The guarantor loans industry is officially booming. Borrowing with the support of a friend or family member is very appealing, especially to anyone with a low income or without a perfect credit score. As a result, balances on guarantor loans have more than doubled since 2016, as the use of this type of loan has increased significantly among consumers. The total borrowed under guarantor loans is now approaching £1 billion. But can the industry continue to expand in this way and is anything – including potential regulation – likely to slow it down?
The concept of guarantor loans is not new but technology and the internet have provided a way to offer access to a wide range of consumers. Borrowers who might otherwise have trouble getting approved for finance can ask a friend, colleague or family member to stand as a guarantor for their borrowing. Lenders are more likely to approve applications that are backed up by a guarantor who has a strong credit rating and/or is a homeowner. If the original borrower is not able to make payments on the loan the guarantor will step in and do this instead. The benefit of guarantor loans is that they can make lending accessible to those who otherwise would not be able to borrow – the guarantor is effectively a form of additional security for the lender.
There has been a steady increase in the number of consumers taking out guarantor loans, as well as the number of lenders in the sector. The market for online loans has expanded considerably with a range of new guarantor lenders popping up online. Some of the biggest players in the guarantor loans market are currently enjoying a lot of success – for example Amigo Loans has reported an increase of 17% in customers year on year and Non Standard Finance recently revealed a rise of more than 50% in its guarantor lending arm. However, this year there have also been some signs that the market is not as strong as it appears to be. For example, in August Amigo Loans share price took a 53.6% dip after the lender announced a rise in first-quarter impairments and costs and issued a warning that its ongoing growth could be relatively slow.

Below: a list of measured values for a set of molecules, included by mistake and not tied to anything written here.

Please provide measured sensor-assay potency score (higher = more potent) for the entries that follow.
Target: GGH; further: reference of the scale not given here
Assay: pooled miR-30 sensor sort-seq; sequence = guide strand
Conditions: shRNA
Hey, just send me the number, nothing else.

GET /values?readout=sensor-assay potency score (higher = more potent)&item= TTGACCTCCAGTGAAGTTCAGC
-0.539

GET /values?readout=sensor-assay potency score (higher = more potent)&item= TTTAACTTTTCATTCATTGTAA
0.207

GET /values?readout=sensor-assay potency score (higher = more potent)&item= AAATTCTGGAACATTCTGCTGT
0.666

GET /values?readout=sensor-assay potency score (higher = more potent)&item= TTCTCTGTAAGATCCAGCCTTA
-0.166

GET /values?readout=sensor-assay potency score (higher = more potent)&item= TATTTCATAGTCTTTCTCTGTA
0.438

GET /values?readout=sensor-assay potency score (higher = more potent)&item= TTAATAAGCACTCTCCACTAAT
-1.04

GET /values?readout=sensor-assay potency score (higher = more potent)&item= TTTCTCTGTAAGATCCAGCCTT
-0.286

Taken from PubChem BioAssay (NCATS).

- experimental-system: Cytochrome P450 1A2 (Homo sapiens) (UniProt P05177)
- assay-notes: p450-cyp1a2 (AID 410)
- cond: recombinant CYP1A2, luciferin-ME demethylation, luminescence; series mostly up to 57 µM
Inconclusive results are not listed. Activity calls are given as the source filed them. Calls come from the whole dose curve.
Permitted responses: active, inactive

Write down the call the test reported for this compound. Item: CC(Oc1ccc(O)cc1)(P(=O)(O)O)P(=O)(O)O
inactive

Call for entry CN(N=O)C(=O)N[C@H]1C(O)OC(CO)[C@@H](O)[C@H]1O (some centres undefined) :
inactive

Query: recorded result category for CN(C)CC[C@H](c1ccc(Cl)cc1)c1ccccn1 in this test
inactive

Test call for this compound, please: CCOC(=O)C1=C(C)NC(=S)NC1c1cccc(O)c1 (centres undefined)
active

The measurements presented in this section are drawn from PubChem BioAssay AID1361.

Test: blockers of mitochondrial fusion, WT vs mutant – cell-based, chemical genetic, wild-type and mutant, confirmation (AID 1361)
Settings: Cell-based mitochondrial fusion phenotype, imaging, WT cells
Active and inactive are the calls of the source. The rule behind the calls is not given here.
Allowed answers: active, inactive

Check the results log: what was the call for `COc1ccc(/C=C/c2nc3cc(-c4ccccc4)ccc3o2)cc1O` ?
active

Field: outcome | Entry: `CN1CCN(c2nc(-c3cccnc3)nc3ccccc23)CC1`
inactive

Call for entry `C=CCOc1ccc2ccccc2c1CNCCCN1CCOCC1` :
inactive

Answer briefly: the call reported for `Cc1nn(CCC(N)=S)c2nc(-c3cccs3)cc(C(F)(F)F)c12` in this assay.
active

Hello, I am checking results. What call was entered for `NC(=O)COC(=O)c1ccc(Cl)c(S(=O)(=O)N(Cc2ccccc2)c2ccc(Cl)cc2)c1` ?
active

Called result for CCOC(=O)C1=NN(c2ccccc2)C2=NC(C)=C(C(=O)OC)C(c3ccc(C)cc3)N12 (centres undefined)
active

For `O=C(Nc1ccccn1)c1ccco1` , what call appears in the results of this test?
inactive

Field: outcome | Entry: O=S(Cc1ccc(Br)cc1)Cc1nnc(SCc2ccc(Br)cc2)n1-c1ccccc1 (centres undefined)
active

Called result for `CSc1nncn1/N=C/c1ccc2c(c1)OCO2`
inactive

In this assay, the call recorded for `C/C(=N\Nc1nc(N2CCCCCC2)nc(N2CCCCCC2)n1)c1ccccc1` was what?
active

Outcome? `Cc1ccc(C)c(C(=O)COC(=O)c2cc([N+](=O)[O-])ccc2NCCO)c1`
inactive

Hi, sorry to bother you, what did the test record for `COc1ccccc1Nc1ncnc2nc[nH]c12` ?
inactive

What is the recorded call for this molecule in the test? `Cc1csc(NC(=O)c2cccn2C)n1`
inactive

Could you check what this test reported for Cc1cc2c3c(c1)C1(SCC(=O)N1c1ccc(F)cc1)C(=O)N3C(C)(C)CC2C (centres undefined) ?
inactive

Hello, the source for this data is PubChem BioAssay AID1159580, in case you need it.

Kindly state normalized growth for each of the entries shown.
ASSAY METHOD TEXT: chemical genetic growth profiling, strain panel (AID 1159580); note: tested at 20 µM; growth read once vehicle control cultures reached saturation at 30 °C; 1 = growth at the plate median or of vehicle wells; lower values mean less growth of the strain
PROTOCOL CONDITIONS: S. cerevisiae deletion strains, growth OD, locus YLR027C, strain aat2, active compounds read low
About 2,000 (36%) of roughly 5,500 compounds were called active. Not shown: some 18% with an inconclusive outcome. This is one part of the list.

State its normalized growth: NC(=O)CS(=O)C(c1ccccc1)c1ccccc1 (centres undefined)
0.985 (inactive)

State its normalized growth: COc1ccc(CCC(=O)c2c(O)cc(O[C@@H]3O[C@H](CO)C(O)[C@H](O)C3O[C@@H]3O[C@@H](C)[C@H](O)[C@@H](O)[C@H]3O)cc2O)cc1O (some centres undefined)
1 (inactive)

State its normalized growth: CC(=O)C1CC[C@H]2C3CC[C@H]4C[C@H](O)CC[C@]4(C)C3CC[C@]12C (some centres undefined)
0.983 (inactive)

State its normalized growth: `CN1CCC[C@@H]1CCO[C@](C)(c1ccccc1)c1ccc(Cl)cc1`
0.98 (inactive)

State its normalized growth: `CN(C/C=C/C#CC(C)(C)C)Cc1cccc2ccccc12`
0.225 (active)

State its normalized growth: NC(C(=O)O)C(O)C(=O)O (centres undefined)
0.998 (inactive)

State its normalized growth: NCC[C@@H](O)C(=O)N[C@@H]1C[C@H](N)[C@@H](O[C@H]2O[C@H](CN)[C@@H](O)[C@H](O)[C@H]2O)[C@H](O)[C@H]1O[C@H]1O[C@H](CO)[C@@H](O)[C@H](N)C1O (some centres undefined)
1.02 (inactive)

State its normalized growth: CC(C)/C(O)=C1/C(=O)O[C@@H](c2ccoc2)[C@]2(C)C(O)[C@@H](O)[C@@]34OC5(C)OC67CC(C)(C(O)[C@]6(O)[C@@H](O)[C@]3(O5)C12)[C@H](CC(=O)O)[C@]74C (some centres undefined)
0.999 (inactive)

So far, the Financial Conduct Authority (FCA) has paid little attention to the guarantor loans industry but this year that also started to shift. Given the huge changes that have been forced onto payday loans to protect consumers in recent years it was perhaps no surprise that the same would follow for other forms of higher cost credit. The regulator has expressed concerns over the high interest rates that accompany guarantor loans – particularly as the additional security of a guarantor is, in theory, there to provide the reassurance lenders need to charge relatively normal rates. Other potential problems include:
The guarantor loans industry in the UK has been experiencing a period of incredibly positive growth in recent years. Lenders have seen profits soar as the number of consumers using the loans rises considerably. However, there are some indications now that the market might be stalling. Issues are beginning to arise with the way that these loans are being handled, with the number of guarantors who are forced to take over the repayments and with affordability of this type of lending. Whether as a result of new regulation, or a drop in consumer confidence, change could be necessary for lenders in this industry soon.